The overall prevalence by age is reported in Table 1 . The average age of all patients referred for diagnosis was 39.9 years (range, 19.6-78.6 years), and the average age of HPV-positive patients was comparable. The age-dependent positive rate relative to the referral rate was the highest for the 10-29 age group (20.43%), followed by the 60-79 age group (19.69%) ( Table 1 ).
Distribution of human papillomavirus-positive specimens by age.
PPT Slide
Lager Image
Distribution of human papillomavirus-positive specimens by age.
The prevalence of the different types of HPV according to the number of concomitant infections of HPV is summarized in Table 2 . Two hundred-fifty multiple infections (21.87%) were detected in the 1,143 positive specimens, as compared with 893 cases (78.13%) of single HPV infection ( Table 2 ). Fig. 2 shows the age-specific incidence of single and multiple infections of HPVs in the HPV-positive groups. Among the positive cases, the single infection rate was the highest in the 30-39 year group (78.70%), whereas the multiple infection rate was highest for patients in the 10-29 year group (27.30%). Overall, the proportions of single and multiple infections of HPV were similar in all age groups (approximately 72-79% and 21-27%, respectively; Fig. 2 ).
Single and multiple infections of human papillomavirus.
PPT Slide
Lager Image
Single and multiple infections of human papillomavirus.
PPT Slide
Lager Image
Proportion of single and multiple infections of human papillomavirus (HPV) in the HPV-positive groups according to age. There were no significant differences in the overall prevalence of single and multiple infections between the age groups.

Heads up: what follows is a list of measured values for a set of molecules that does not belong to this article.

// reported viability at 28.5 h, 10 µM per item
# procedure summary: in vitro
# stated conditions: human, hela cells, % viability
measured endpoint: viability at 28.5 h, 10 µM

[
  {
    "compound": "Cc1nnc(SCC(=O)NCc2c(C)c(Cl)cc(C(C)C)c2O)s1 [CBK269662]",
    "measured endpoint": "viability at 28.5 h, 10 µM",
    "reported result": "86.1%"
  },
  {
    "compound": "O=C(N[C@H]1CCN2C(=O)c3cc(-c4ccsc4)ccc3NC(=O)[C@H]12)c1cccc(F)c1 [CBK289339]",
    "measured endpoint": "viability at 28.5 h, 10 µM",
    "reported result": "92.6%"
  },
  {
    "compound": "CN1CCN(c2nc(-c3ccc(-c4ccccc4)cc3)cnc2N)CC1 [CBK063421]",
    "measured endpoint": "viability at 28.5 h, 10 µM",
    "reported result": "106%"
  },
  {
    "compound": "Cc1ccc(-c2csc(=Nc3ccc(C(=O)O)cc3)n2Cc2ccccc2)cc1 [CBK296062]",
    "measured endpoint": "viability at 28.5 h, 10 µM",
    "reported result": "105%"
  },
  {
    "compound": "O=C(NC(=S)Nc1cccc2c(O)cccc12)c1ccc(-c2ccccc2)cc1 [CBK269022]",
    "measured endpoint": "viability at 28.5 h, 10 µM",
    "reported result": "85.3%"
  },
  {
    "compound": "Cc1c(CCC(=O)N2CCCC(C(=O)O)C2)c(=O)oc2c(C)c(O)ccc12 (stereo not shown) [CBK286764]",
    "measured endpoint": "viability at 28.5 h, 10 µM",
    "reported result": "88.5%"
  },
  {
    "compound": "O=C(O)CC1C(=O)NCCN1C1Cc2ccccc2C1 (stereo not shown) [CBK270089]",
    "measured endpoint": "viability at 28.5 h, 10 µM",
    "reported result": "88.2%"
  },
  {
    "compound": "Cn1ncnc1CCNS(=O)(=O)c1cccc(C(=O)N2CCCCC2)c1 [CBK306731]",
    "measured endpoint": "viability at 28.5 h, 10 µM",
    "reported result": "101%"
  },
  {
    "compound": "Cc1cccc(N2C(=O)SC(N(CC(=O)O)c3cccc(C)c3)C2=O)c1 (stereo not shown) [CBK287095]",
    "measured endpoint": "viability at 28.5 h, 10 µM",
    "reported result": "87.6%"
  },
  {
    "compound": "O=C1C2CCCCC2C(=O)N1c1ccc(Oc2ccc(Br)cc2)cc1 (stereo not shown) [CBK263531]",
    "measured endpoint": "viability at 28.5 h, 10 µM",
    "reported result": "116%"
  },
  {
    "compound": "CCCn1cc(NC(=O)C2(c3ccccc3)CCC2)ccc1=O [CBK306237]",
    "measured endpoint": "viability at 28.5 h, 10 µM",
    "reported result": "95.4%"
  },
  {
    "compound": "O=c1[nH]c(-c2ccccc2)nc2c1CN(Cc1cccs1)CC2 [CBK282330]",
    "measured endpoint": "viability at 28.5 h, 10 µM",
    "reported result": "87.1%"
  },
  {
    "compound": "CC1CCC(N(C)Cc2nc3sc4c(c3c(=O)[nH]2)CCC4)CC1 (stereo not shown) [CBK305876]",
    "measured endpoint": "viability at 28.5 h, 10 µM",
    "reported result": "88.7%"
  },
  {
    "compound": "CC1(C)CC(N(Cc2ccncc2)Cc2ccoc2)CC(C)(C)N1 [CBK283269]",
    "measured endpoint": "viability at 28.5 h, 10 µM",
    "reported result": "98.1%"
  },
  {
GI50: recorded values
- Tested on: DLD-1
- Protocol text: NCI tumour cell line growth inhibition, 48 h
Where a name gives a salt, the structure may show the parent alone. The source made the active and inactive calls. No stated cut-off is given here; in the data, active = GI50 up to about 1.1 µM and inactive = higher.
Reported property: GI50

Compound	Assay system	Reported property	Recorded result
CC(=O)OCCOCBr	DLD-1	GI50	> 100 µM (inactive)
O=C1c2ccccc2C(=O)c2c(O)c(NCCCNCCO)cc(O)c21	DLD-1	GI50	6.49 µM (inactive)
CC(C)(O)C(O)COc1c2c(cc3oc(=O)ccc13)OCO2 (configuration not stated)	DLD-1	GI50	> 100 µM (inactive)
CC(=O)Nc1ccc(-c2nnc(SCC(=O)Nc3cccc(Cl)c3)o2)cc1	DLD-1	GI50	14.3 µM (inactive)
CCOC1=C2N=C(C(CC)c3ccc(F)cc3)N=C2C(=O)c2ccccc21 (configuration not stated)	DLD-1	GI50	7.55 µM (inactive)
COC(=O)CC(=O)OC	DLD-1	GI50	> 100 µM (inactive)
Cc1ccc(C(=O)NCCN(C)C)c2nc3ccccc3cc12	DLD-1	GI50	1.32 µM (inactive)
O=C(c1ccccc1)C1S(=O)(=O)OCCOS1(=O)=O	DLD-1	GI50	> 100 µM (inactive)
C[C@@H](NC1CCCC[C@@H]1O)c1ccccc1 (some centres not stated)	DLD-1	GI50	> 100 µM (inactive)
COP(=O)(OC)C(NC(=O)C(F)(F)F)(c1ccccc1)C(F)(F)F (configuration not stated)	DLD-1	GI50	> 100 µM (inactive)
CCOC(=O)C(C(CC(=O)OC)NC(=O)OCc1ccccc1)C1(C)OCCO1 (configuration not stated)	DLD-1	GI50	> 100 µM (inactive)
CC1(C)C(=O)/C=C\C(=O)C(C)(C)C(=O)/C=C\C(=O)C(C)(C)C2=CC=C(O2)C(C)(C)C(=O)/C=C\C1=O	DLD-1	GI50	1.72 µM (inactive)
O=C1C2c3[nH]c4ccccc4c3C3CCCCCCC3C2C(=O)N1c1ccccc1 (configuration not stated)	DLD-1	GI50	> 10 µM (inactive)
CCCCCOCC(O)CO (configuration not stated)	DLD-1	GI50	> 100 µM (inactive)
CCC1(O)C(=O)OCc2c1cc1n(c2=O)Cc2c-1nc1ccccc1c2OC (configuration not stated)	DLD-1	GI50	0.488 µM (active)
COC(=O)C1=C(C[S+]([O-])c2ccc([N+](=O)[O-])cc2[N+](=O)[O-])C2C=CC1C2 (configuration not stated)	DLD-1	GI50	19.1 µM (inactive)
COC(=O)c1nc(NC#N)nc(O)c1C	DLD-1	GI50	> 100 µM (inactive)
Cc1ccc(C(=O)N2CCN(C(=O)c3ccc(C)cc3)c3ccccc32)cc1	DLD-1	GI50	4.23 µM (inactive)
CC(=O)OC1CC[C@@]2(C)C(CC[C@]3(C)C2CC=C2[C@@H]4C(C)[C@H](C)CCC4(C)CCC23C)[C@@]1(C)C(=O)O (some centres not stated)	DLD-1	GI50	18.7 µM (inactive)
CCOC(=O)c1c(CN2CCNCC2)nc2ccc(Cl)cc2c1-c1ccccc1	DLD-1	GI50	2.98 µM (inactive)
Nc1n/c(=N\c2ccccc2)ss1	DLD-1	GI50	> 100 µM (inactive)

Mean age of patients according to human papillomavirus (HPV) types.
PPT Slide
Lager Image
Mean age of patients according to human papillomavirus (HPV) types.
Lastly, the prevalence and distribution of the specific HPV types were analyzed according to age ( Table 3 ). Among the 1,143 detected viruses, HPV-16 was detected the most frequently (106 patients), followed by HPV-53 (101 patients), HPV-56 (96 cases), HPV-58 (76 cases), HPV-39 (75 cases), and HPV-52 (72 cases). No differences in age were noted between patients infected with the different HPV types.
In 2012, Chen et al . [5] reported that the HPV-positive rate among healthy Chinese women was approximately 7.89%, whereas a 40.3% positive rate was reported in Kenya in 2010 [9] , a 35.6% positive rate was reported in Croatia in 2001 [12] , and a 21.7% positive rate was reported in Japan in 2009 [15] . As for Korea, positive rates of 17.6% and 19.2% were reported in 2011 and 2012 [17] , respectively, which are similar to the 16.7% positive rate observed in this study.
Gargiulo et al . [11] reported that the multi-infection frequency is high in women aged less than 35 years, and Grinsztejn et al . [13] reported that young age is an important risk factor for HPV infection and that the prevalence rate decreases with age. Similarly, in Korea, Chung et al . [7] reported that the positive rate was the highest in women below 39 years old (27.7%), and Kim et al . [17] reported that women in their twenties show twice the rate of HPV positivity (40.5%) compared with women aged over 30 years. In accordance with these previous reports [7 , 17] , in this study, the prevalence rate in women aged 10-29 years was found to be 20.43%, which was higher than that for the older age groups. The average age of HPV-positive patients reported by Kim et al . [17] and Vidal et al . [26] was 40.1 ± 6.8 years and 40.3 ± 9.9 years, respectively; and the average age in this study was 39.9 years, which is similar to these previous studies.